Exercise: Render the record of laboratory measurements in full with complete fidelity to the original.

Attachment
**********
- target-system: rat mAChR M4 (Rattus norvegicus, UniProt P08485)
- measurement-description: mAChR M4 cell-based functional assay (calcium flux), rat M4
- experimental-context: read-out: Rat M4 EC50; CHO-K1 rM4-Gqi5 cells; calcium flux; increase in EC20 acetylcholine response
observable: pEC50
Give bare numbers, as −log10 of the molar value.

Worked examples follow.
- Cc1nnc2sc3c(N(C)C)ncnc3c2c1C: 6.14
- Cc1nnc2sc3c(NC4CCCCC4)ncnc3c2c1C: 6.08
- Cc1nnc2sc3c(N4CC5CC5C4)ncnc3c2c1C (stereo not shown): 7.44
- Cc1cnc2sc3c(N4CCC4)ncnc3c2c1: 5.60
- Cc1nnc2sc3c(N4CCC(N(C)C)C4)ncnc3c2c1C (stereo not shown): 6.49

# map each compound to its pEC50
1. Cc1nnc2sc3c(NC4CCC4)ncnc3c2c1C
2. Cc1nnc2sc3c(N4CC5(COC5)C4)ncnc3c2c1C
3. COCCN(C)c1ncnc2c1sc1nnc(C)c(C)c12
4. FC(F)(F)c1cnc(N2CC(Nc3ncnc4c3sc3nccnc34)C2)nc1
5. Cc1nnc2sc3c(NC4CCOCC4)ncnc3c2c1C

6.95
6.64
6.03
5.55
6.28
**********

- target-system: rat mAChR M4 (Rattus norvegicus, UniProt P08485)
- measurement-description: mAChR M4 cell-based functional assay (calcium flux), rat M4
- experimental-context: read-out: Rat M4 EC50; CHO-K1 rM4-Gqi5 cells; calcium flux; increase in EC20 acetylcholine response
observable: pEC50
Give bare numbers, as −log10 of the molar value.

Worked examples follow.
- Cc1nnc2sc3c(N(C)C)ncnc3c2c1C: 6.14
- Cc1nnc2sc3c(NC4CCCCC4)ncnc3c2c1C: 6.08
- Cc1nnc2sc3c(N4CC5CC5C4)ncnc3c2c1C (stereo not shown): 7.44
- Cc1cnc2sc3c(N4CCC4)ncnc3c2c1: 5.60
- Cc1nnc2sc3c(N4CCC(N(C)C)C4)ncnc3c2c1C (stereo not shown): 6.49

# map each compound to its pEC50
1. Cc1nnc2sc3c(NC4CCC4)ncnc3c2c1C
2. Cc1nnc2sc3c(N4CC5(COC5)C4)ncnc3c2c1C
3. COCCN(C)c1ncnc2c1sc1nnc(C)c(C)c12
4. FC(F)(F)c1cnc(N2CC(Nc3ncnc4c3sc3nccnc34)C2)nc1
5. Cc1nnc2sc3c(NC4CCOCC4)ncnc3c2c1C

6.95
6.64
6.03
5.55
6.28